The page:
In its latest assessment, the IMF said Europe’s real GDP for the year is projected to grow at its lowest rate since 2013.It admitted the European Central Bank has run out of ammunition and risks are rising, with the economic outlook seeming increasingly precarious. European countries must work together to draw up emergency plans to prepare for a severe economic shock.
Economists blamed the weakening European economy on the dangers of “Brexit uncertainty”, trade tensions and the slowdown of industry and trade.
In its Regional Economic Outlook for Europe report, it said: “On balance, Europe’s growth is projected to decline from 2.3% in 2018 to 1.% in 2019.
“A modest recovery is forecast for 2020, with growth reaching 1.8%, as global trade is expected to pick up and some economies recover from past stresses.”
It added: “For most of the region, the slowdown remains externally driven.
The fund singled out Germany and the Netherlands among the countries which should loosen purse strings to encourage economic growth.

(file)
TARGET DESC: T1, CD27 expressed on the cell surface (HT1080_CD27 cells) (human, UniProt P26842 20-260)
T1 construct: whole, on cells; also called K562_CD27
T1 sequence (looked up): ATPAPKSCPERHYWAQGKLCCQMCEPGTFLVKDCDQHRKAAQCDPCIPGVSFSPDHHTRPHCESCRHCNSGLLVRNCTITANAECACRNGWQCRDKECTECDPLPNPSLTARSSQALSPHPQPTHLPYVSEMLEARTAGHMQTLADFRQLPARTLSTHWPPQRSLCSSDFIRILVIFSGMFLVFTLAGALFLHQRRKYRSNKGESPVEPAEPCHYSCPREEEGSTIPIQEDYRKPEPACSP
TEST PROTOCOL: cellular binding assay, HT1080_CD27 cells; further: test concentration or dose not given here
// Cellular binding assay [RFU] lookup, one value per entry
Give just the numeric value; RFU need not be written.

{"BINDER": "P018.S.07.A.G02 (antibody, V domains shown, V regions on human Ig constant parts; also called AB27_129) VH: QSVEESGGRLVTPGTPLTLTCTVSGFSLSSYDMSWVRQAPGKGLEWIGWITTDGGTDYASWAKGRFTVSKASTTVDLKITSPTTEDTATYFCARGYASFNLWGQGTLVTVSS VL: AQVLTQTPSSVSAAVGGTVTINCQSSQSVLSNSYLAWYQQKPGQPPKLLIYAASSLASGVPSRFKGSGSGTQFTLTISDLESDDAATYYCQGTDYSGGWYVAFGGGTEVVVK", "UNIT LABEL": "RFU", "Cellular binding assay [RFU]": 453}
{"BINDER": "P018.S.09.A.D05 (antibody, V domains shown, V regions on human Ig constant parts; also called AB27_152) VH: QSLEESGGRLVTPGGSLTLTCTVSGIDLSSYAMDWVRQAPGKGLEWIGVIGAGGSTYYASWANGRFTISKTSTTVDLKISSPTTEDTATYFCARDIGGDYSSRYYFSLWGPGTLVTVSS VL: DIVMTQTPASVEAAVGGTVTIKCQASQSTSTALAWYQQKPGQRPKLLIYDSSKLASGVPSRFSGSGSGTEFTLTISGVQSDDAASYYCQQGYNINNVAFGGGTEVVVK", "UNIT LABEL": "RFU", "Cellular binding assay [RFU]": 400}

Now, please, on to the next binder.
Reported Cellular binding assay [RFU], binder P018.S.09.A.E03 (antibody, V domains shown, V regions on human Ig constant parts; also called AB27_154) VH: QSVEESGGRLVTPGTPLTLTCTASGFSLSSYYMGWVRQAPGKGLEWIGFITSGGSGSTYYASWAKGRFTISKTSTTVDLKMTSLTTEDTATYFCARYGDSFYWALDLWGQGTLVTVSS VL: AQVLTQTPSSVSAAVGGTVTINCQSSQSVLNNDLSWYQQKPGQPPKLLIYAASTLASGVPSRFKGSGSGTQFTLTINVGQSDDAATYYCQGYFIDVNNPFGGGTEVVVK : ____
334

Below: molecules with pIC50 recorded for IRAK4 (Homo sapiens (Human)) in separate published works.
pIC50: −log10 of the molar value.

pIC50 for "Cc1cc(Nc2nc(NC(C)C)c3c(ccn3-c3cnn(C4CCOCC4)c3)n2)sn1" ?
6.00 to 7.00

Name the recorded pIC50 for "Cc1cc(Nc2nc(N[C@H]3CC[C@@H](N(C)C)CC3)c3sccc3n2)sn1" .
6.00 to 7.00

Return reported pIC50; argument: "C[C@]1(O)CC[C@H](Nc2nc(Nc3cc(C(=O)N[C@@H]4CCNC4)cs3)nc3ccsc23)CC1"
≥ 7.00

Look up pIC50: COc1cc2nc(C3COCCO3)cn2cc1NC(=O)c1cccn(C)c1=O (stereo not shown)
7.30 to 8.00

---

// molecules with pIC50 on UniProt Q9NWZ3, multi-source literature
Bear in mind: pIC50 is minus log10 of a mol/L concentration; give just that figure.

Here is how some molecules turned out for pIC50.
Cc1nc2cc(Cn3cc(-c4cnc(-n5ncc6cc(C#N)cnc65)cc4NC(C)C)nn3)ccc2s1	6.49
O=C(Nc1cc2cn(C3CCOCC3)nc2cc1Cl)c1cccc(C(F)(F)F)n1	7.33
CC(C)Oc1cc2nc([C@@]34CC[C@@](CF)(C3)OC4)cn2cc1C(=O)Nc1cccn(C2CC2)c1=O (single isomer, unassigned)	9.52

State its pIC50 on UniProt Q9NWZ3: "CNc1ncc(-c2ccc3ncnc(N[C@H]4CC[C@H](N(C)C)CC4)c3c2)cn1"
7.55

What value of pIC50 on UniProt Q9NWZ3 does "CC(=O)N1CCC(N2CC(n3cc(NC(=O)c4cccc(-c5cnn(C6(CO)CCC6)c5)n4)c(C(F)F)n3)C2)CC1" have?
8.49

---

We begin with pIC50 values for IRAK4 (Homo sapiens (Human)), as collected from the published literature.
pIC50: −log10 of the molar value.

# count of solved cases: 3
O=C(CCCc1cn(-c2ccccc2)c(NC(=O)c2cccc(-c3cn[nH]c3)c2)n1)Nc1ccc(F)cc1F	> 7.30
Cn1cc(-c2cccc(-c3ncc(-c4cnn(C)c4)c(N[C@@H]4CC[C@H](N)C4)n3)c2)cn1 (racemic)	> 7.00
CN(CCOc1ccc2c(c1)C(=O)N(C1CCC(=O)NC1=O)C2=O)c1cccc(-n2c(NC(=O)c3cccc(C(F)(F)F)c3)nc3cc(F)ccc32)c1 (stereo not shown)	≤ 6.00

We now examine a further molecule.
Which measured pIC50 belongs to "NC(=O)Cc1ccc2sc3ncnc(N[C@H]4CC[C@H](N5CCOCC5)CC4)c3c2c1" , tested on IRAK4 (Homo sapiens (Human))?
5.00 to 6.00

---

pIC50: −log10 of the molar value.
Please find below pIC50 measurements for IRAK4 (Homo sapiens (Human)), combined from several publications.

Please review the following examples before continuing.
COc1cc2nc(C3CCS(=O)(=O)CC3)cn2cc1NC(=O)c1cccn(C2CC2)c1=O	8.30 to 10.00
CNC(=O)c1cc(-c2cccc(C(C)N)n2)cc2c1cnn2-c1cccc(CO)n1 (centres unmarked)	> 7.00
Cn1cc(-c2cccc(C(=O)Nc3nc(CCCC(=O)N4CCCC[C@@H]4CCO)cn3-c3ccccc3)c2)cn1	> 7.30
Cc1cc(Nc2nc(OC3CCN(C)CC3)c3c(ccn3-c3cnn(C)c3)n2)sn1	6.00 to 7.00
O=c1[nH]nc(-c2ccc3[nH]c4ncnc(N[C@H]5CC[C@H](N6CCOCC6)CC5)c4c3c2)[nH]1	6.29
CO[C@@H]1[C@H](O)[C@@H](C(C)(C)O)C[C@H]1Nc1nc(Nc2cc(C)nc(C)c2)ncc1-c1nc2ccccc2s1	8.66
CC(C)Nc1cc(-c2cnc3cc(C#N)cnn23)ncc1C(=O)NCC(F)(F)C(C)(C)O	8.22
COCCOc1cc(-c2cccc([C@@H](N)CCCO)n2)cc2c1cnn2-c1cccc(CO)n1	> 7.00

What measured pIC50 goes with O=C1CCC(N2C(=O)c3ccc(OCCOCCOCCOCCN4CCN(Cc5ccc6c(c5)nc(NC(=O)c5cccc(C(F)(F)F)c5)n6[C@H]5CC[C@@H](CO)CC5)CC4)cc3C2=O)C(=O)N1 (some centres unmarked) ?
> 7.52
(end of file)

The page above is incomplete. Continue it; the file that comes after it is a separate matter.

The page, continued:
“Countries with ample fiscal space should take measures to boost potential output, while countries with elevated debt and deficit levels should generally proceed with fiscal consolidation.
“This would also help address external imbalances.
“Given elevated downside risks, contingency plans should be at the ready for implementation in case these risks materialise, not least because the scope for effective monetary policy action has diminished.”
The latest predictions are in line with its World Economic Outlook back in April, which said European countries are running out of hands to enhance the growth in the economy.
The report comes as Germany has seen yet another fall in industrial production, adding to fears the country could be headed for its first recession in six years.
Europe’s largest economy has been stalling since the summer and if it falls into recession, the rest of the EU countries will also struggle.
Despite the IMF’s increasingly dire warnings, German Finance Minister Olaf Scholz downplayed concerns and said there was no immediate need to act.
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